Heroes Provide Grist for Education’s Mill

Published 12:00 am Tuesday, May 24, 2005

Not many of us grow up without a hero or some bigger-than-life icon who inspires us to be better than we are and drives us to achieve greater goals in our life’s quest.

There are the fictional heroes, Batman, Superman, Superwoman, Wonder Woman, and Tarzan to mention a few, whose sole function seems to be to provide us with the immutable fact that there are good and evil forces at work in our world and that our hero’s goodness will overcome the villain’s evil.

There are political heroes from George Washington to Abraham Lincoln to Dwight Eisenhower to Susan B. Anthony.

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They give us the factual framework for the possibility of good overcoming evil in our real world – and what can be more “real” than the world of politics?

Well, if it is not more “real” it certainly is more frightening than any other activity of human interaction.

Then, there are the athletes whose exploits in the arenas of human competition give us hope that the entirety of the human condition can achieve more than previously thought merely by their grace and coordination. We readily associate with them because they give us a sense of accomplishment through achieving in a rugged environment intended to simulate aggression.

In the final analysis, however, they perform at levels to which we wish to aspire and offer the siren that if we work hard enough we can be like them.

Taken as a whole, heroes and heroines have a very important function in any societal structure.

They represent the highest ideals of a culture.

They are supposed to be mirrors of what each of us believes we can be.

Their challenges are all met and conquered.

And they have bested those challenges imbued with the light of all the good elements we believe is embodied in our societal structure.

Our schools take full advantage of this fact.

We learn more about our heroes in school history and social studies classes than we do outside of school.

While Davy Crockett may have been resurrected in the 1950’s by Disney for the purpose of making do with an old hero, I remember my fourth grade teacher taking time to do an entire week’s worth of study on the frontier congressman from Tennessee who fought at the Alamo.

And it has always been thus.

Our educational enterprises capitalize on the existence of heroes because studying heroes makes teaching fun. It makes learning fun because our young students want to learn about these citizens whose actions have made the ideal concepts of our Republic concrete realities.

It is far easier to discuss World War II in a class which just had a lesson on, say, General George S. Patton.

And it is far more fun in physics class after we have seen a movie on Marie Curie.

My problem today is my absolute mystifying confusion about where our youth and our country are going with their heroes – to wit, “American Idol”.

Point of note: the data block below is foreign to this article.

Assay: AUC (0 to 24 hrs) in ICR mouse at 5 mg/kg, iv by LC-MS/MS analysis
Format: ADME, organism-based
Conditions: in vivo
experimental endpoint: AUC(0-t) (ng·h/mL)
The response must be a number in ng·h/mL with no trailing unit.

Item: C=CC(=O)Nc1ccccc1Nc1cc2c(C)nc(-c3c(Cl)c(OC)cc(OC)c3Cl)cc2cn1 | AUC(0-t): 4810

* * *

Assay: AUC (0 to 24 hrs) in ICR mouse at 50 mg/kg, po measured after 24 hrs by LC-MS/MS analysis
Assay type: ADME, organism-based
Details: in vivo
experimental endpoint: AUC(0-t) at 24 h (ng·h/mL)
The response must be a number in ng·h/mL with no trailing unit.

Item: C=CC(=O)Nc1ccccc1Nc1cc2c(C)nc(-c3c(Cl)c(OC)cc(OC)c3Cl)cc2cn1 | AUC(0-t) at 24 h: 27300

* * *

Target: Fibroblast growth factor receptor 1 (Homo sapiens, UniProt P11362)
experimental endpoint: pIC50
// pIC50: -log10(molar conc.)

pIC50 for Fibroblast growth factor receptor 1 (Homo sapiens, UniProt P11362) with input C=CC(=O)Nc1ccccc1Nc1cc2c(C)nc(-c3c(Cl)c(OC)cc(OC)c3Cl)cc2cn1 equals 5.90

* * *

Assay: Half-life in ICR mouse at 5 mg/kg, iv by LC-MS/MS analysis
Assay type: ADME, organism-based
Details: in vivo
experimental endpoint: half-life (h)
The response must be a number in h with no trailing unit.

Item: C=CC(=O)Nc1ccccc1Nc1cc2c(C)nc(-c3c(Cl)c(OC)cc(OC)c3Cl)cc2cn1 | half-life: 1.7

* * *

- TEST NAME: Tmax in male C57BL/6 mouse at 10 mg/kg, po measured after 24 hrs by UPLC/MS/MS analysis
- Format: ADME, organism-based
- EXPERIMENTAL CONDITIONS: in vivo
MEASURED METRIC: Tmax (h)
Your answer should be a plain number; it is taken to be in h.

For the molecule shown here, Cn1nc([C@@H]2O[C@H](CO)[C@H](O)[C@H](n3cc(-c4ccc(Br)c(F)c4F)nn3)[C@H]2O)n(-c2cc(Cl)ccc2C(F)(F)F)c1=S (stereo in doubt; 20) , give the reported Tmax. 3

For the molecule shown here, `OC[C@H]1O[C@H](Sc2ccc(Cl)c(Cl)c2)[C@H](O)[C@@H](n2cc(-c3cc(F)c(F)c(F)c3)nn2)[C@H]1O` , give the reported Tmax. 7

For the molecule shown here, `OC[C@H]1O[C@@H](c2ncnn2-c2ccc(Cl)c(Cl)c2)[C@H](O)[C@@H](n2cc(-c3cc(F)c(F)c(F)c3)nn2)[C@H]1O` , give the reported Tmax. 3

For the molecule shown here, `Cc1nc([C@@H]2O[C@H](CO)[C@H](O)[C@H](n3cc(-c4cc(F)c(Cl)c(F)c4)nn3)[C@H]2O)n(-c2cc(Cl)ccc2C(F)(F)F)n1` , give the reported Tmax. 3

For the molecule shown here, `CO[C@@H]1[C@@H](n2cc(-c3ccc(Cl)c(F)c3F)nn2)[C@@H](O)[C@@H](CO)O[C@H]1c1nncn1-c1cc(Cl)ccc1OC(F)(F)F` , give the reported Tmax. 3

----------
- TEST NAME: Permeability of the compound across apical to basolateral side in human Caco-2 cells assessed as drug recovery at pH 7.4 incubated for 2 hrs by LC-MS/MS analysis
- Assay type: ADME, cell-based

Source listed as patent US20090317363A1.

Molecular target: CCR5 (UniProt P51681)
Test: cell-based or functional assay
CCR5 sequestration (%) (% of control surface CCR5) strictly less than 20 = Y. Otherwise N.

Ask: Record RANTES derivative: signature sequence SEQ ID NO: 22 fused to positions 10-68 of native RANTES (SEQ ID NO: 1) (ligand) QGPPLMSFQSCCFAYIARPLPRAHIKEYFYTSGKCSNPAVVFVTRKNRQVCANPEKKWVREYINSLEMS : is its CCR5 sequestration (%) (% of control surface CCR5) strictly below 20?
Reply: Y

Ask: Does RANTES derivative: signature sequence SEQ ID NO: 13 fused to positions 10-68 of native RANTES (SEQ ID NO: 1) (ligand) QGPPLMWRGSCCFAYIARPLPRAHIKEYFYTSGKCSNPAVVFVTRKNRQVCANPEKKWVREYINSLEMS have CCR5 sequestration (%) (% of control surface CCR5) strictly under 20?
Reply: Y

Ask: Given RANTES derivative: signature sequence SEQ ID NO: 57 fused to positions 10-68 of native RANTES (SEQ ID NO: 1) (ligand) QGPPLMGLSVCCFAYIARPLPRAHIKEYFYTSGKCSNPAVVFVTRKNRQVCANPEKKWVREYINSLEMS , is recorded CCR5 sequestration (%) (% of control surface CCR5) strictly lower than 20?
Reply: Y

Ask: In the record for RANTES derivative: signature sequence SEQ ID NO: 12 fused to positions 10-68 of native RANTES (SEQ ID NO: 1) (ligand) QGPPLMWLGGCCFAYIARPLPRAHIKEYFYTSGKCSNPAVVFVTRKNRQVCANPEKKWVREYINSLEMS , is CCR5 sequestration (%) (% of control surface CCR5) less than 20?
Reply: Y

Granted, it is a grandchild, or great-grandchild, of the old “Ted Mack’s Original Amateur Hour,” but the mass hysteria over youngsters singing and being held in such astronomical esteem completely befuddles me.

For me, they fall into the same category as actors and actresses.

These people only emulate life – they don’t live it.

They “play” at life.

Now the sad fact is that they provide us a viable outlet for our own disappointments, but they need to be aware of the old caveat proffered by Samuel Johnson who said of actors, “The drama’s laws, the drama’s patrons give, for we that live to please, must please to live.”

They are not real people. They only pretend to be us.

Still, they do have a function in our societal structure – they “live out” our ideals in a story on film.

In the classroom it is always easier to point to a personage who embodies all we hold dear and true within a given principle.

We admire Albert Einstein in the field of physics, but he is more the pinnacle of intellect.

We are humbled by great souls such as Mother Theresa and Albert Schweitzer who have lived their lives serving others, a trait and practice held high by all societies.

And we are amazed by Michelangelo for his sheer creativity and genius in so many realms of human endeavor.

Each of them presents a concrete, three-dimensional, real person who has given us faith in the human condition, hope for the continuity of human achievement, and pride in the fact that we are part of them and they are part of us.

This is what makes them so amenable to the classroom – they are “real” heroes who have done “real” things that we can see, hear, or experience in one form or another.

What fascinates me about hero admiration, however, is the absolute necessity of their existence for us.

Their actions point the way, as it were, to a better condition in the human experience.

They have stepped beyond the anxiety of failure and have chosen a course which can deny their own lives for the sake of the greater good.

The chances they take make them heroic in effort.

The goals they have set appeal to the highest elements of their societal construct.

And for all of them, there is no other form of behavior.

To a person, if asked why they did what they did, they most invariably will answer, “I had no other choice!”

Likewise, to a person, they all are risk-takers – and this is what makes us love them.

It is always, “Damn the torpedoes!

Full steam ahead!”

They knew, as our Bart Pettus knows, you cannot hope to steal home if you keep your foot planted on third base.

That is why our Demopolis High Baseball Team is the 2005 Class 4A State Champion.

Even with a little heart-stopping play, our boys were heroes in their approach to the season.

All of this points to the very real fact that heroes are important in our lives, and fun to teach in the classroom.